Spread the love

Kenyan president withdraws proposed budget that sparked deadly protests

Photo: Simon Maina Agence France-Presse A man tries to escape from a Kenyan police officer who is threatening him with a baton, during a demonstration held Tuesday in Nairobi.

Dylan Gamba – Libération and Rose Troup Buchanan – Agence France-Presse in Nairobi

Published yesterday at 12:55 p.m. Updated yesterday at 5:38 p.m.

  • Africa

Kenyan President William Ruto announced on Wednesday the withdrawal of the 2024-25 budget plan that included tax increases, which sparked a powerful protest in the country that descended into deadly violence on Tuesday.

The head of state called for national consultation with young people, in a speech the day after a third day of mobilization in eight days against this text, which left 22 dead according to the official human rights body (KNHRC).

“The people have spoken […] Having listened carefully to the people of Kenya, who have said loud and clear that they want nothing to do with this 2024 Finance Bill, I bow my head and will not sign the draft finance law 2024, which will therefore be withdrawn”, declared William Ruto.

“A communication operation”, immediately reacted on X one of the figures of the protest, Hanifa Adan.

“The bill is withdrawn but will you restore the life of all those who died ??”, said also wrote this journalist and activist, who earlier in the day called for a “peaceful” white march in memory of the victims on Thursday.

“Don’t forget. Don’t forgive,” she added.

Nelly, 26, told AFP she would go to the march on Thursday. “We will march tomorrow for a better future in Kenya,” she said.

The right to protest “must be respected” by the Kenyan authorities, a White House spokesperson responded on Wednesday.

The spokesperson for UN Secretary-General Antonio Guterres demanded that responsibilities be “clearly” established after the deaths of protesters.

In Nairobi, the announcement of the vote on the text on Tuesday by Parliament, where the presidential party Kenya Kwanza has the majority, had sparked anger among protesters gathered nearby.

The crowd stormed the complex housing the National Assembly and the Senate, ransacking and setting fire to some buildings, in an unprecedented attack in the history of the country, which has been independent since 1963. According to several NGOs, the police fired live ammunition at the crowd.

Nairobi and several towns were also the scene of looting. Buildings were burned in Eldoret, in the Rift Valley, stronghold of President William Ruto.

Also read

  • Kenyan president vows to crack down on 'anarchy' after deadly protests


The scenes of chaos had alarmed the United States and more than a dozen countries on Tuesday European countries, as well as the UN and the African Union, which declared themselves “deeply concerned” and called for calm.

The Azimio opposition coalition had called on the president on Wednesday not to promulgate the text, the day after “a day which will remain marked with infamy”, repeating in a press release the formula of President Roosevelt after Pearl Harbor.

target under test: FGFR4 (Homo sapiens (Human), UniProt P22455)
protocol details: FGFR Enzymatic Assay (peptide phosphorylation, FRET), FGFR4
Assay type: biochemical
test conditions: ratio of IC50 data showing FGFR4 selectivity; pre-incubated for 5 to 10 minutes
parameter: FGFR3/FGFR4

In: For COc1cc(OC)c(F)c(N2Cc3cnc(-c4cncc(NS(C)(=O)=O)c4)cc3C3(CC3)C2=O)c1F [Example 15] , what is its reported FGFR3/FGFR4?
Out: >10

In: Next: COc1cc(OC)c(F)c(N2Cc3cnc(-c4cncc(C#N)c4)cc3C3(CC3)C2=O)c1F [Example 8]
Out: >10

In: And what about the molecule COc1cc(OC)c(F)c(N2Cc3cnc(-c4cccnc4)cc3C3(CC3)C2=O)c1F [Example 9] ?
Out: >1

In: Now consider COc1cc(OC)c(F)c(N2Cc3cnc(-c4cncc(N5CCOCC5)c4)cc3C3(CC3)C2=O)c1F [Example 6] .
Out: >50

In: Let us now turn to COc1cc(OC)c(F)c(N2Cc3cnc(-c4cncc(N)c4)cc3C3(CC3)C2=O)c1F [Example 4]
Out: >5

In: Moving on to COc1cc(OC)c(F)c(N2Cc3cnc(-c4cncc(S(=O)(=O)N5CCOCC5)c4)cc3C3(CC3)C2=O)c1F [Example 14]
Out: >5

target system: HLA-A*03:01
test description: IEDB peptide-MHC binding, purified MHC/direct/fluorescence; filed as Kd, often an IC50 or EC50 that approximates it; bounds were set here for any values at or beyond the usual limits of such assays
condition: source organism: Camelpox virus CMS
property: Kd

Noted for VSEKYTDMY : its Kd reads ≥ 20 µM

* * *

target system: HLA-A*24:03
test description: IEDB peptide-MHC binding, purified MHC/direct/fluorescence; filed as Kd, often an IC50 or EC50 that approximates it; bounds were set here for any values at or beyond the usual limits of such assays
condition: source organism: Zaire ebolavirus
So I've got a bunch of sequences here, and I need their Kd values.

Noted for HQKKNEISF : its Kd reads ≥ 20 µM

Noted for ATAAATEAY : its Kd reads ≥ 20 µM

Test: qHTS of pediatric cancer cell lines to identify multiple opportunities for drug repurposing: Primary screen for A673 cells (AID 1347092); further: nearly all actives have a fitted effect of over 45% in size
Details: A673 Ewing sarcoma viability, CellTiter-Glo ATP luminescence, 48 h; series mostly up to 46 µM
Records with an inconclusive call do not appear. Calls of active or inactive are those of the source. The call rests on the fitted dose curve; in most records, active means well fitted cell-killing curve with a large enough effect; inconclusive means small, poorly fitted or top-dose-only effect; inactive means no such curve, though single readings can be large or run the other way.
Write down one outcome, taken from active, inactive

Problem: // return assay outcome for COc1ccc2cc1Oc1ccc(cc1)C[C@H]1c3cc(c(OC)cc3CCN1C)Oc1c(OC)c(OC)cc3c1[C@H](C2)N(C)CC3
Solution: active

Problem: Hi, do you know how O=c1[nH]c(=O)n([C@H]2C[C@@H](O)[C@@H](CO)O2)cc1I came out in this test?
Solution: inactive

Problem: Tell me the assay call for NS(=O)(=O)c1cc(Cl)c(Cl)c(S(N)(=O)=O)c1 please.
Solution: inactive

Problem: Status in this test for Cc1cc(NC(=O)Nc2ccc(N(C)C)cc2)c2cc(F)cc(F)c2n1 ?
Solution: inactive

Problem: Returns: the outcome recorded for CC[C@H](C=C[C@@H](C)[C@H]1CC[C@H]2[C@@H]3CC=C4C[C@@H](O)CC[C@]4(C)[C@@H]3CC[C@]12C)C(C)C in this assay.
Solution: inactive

“Since we have gotten rid of the 2024 Finance Bill, it is necessary to have a conversation as a nation going forward. […] How to manage our debt situation together ? […] I will propose an engagement with the young people of our nation, our sons and our daughters,” announced Mr. Ruto.

For the government, these fiscal measures were necessary to restore room for maneuver to the country, heavily in debt (public debt represents around 70% of GDP), and finance its ambitious 2024-25 budget counting on 4000 billion shillings ($42 billion CAD) in spending, a record.

But he was taken by surprise by the scale taken by this protest called “Occupy Parliament”, born on social networks after the presentation of the budget to Parliament on June 13 and which found a powerful echo within “Generation Z” (young people born after 1997).


The government announced on June 18, after an initial demonstration in Nairobi, that it was abandoning most of the planned tax measures, including a 16% value added tax (VAT) on bread and a tax annual rate of 2.5% on motor vehicles.

The demonstrators denounced a sleight of hand consisting of compensating for the withdrawal of these measures by others, notably a 50% increase in fuel taxes.

The mobilizations, which took an anti-government tone with cries of “Ruto must go”. ), have spread throughout the country.

The draft budget catalyzed latent discontent against President Ruto, elected in August 2022 by promising to defend the poorest but who then increased the fiscal pressure on the population.

Last year, the government had already increased income tax and health contributions and doubled VAT on gasoline.

For the government is now faced with the challenge of finding alternative sources of revenue.

Teilor Stone

By Teilor Stone

Teilor Stone has been a reporter on the news desk since 2013. Before that she wrote about young adolescence and family dynamics for Styles and was the legal affairs correspondent for the Metro desk. Before joining Thesaxon , Teilor Stone worked as a staff writer at the Village Voice and a freelancer for Newsday, The Wall Street Journal, GQ and Mirabella. To get in touch, contact me through my teilor@nizhtimes.com 1-800-268-7116